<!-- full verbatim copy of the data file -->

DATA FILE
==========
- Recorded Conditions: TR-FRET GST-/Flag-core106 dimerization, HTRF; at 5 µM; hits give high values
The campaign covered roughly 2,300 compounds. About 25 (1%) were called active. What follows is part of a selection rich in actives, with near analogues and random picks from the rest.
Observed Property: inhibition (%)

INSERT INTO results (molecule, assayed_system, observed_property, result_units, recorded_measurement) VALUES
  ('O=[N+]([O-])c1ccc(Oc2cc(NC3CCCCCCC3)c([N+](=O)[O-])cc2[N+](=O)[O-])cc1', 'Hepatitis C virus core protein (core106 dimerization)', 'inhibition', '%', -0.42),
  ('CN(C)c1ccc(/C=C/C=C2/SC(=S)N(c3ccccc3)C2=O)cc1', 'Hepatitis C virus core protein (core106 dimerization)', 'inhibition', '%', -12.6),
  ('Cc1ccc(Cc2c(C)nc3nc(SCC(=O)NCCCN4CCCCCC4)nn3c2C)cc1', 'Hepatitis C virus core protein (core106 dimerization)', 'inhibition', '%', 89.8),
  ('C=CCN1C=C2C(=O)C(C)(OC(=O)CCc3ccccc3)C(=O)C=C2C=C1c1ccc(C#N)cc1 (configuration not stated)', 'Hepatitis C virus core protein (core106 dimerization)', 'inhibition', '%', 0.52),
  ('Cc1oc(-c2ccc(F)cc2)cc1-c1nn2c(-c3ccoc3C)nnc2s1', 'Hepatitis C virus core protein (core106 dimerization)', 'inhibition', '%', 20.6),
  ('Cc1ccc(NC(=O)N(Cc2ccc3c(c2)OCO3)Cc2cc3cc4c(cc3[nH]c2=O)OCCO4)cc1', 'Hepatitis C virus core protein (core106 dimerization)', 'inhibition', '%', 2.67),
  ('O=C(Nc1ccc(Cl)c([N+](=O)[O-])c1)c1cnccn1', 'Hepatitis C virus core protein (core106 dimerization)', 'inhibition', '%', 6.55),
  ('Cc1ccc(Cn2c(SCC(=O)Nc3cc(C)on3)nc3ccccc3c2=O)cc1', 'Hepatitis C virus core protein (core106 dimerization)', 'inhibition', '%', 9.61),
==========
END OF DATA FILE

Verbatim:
- Recorded Conditions: TR-FRET GST-/Flag-core106 dimerization, HTRF; at 5 µM; hits give high values
The campaign covered roughly 2,300 compounds. About 25 (1%) were called active. What follows is part of a selection rich in actives, with near analogues and random picks from the rest.
Observed Property: inhibition (%)

INSERT INTO results (molecule, assayed_system, observed_property, result_units, recorded_measurement) VALUES
  ('O=[N+]([O-])c1ccc(Oc2cc(NC3CCCCCCC3)c([N+](=O)[O-])cc2[N+](=O)[O-])cc1', 'Hepatitis C virus core protein (core106 dimerization)', 'inhibition', '%', -0.42),
  ('CN(C)c1ccc(/C=C/C=C2/SC(=S)N(c3ccccc3)C2=O)cc1', 'Hepatitis C virus core protein (core106 dimerization)', 'inhibition', '%', -12.6),
  ('Cc1ccc(Cc2c(C)nc3nc(SCC(=O)NCCCN4CCCCCC4)nn3c2C)cc1', 'Hepatitis C virus core protein (core106 dimerization)', 'inhibition', '%', 89.8),
  ('C=CCN1C=C2C(=O)C(C)(OC(=O)CCc3ccccc3)C(=O)C=C2C=C1c1ccc(C#N)cc1 (configuration not stated)', 'Hepatitis C virus core protein (core106 dimerization)', 'inhibition', '%', 0.52),
  ('Cc1oc(-c2ccc(F)cc2)cc1-c1nn2c(-c3ccoc3C)nnc2s1', 'Hepatitis C virus core protein (core106 dimerization)', 'inhibition', '%', 20.6),
  ('Cc1ccc(NC(=O)N(Cc2ccc3c(c2)OCO3)Cc2cc3cc4c(cc3[nH]c2=O)OCCO4)cc1', 'Hepatitis C virus core protein (core106 dimerization)', 'inhibition', '%', 2.67),
  ('O=C(Nc1ccc(Cl)c([N+](=O)[O-])c1)c1cnccn1', 'Hepatitis C virus core protein (core106 dimerization)', 'inhibition', '%', 6.55),
  ('Cc1ccc(Cn2c(SCC(=O)Nc3cc(C)on3)nc3ccccc3c2=O)cc1', 'Hepatitis C virus core protein (core106 dimerization)', 'inhibition', '%', 9.61),